## Wednesday, 11 March 2015

### Lecture 24

The overhead slides I used for our last lecture are here (best downloaded and viewed with a pdf reader, rather than as a web page).

I showed you a bit of Large deviation theory and Chernoff's upper bound. The lower bound  was quoted without proof (except that in Example 24.1 we did the lower bound for the special case of $B(1,p)$). If perhaps some time mid-summer you have a moment and are curious to see the lower bound proved (which you have learned enough to understand), and more about large deviations, see these slides from a talk I once gave, pages 5–9. This note on the Cramer-Chernoff theorem is also good. Interestingly, Chernoff says in an interview with John Bather that the Chernoff bound should really be named after someone else!

I have used large deviation theory in my research to analyse buffer overflows in queues. But I know almost nothing about the subject of Random matrices. I prepared the content for Section 24.2 because I was intrigued by the results, wanted to learn, and thought it would be something entertaining with which to conclude. I did some of my reading in Chapter 2 of An Introduction to Random Matrices, by Anderson, Guiomet and Zeotouni, and then simplified their treatment to make it suitable for IA.

I thought it was nice that in showing you these two advanced topics, I could bring into play so many of the ideas we have had in our course: Markov and Chebyshev inequalities, moment generating function, sums of Bernoulli r.vs, Stirling’s formula, normal distribution, gambler’s ruin, Dyke words, generating functions, and the Central limit theorem.

So I hope you will consider the applicable courses in your next year of study. In Appendix H I have written some things about applicable mathematics courses in IB.

## Monday, 9 March 2015

### Lecture 23

Lévy's continuity theorem is the same thing as the continuity theorem given in today's lecture, but for characteristic functions.

Here is a little more history about the Central Limit Theorem.

Henk Tijms writes in his book, Understanding Probability: Chance Rules in Everyday Life, Cambridge: Cambridge University Press, 2004,

"The Central Limit Theorem for Bernoulli trials was first proved by Abraham de Moivre and appeared in his book, The Doctrine of Chances, first published in 1718. He used the normal distribution to approximate the distribution of the number of heads resulting from many tosses of a fair coin. This finding was far ahead of its time, and was nearly forgotten until the famous French mathematician Pierre-Simon Laplace rescued it from obscurity in his monumental work Théorie Analytique des Probabilités, which was published in 1812.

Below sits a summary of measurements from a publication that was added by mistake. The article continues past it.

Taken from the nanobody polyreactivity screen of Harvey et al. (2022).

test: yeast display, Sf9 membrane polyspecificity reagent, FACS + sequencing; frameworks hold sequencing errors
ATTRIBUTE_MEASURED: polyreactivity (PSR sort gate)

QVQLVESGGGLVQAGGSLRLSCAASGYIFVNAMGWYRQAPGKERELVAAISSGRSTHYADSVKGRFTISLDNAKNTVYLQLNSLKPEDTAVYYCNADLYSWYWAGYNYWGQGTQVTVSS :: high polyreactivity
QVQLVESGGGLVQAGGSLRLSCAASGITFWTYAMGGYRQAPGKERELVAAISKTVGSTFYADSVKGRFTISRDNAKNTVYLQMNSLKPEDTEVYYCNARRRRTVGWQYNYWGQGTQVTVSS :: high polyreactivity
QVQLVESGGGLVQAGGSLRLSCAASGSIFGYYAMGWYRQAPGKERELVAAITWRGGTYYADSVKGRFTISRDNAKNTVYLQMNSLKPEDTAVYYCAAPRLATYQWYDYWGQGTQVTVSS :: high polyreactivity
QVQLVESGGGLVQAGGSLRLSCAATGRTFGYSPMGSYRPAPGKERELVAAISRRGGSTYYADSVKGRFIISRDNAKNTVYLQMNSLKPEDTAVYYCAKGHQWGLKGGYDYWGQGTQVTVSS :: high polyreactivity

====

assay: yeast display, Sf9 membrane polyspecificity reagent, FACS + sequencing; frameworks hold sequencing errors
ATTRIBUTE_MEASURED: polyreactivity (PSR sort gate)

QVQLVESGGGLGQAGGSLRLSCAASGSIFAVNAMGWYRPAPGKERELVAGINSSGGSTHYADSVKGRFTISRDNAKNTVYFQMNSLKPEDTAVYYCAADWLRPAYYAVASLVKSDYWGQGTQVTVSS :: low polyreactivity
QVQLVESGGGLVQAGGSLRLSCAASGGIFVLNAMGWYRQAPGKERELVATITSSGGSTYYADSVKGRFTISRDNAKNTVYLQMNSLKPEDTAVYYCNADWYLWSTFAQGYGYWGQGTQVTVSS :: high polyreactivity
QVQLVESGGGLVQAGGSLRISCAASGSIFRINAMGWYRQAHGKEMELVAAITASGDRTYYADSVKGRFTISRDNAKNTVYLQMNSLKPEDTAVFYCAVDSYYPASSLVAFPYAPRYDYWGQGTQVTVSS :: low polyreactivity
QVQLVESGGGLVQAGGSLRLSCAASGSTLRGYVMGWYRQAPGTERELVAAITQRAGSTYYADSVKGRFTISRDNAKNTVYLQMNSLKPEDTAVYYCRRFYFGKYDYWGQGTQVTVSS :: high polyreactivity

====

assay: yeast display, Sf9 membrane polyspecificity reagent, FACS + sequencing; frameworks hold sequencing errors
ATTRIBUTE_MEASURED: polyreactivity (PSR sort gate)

De Moivre spend his years from age 18 to 21 in prison in France because of his Protestant background. When he was released he left France for England, where he worked as a tutor to the sons of noblemen. Newton had presented a copy of his Principia Mathematica to the Earl of Devonshire. The story goes that, while de Moivre was tutoring at the Earl's house, he came upon Newton's work and found that it was beyond him. It is said that he then bought a copy of his own and tore it into separate pages, learning it page by page as he walked around London to his tutoring jobs. De Moivre frequented the coffeehouses in London, where he started his probability work by calculating odds for gamblers. He also met Newton at such a coffeehouse and they became fast friends. De Moivre dedicated his book to Newton."

The Wikipedia article on the Central limit theorem mentions two things that would be suitable for the television programme QI.

1. There is a quite interesting explanation of why the term "Central" is used.

The actual term "central limit theorem" (in German: "zentraler Grenzwertsatz") was first used by George Pólya in 1920 in the title of a paper. Pólya referred to the theorem as "central" due to its importance in probability theory. According to Le Cam, the French school of probability interprets the word central in the sense that "it describes the behaviour of the centre of the distribution as opposed to its tails".

Personally, I had always thought it was the second of these, but the first is also plausible.

2. There is a quite interesting Cambridge connection.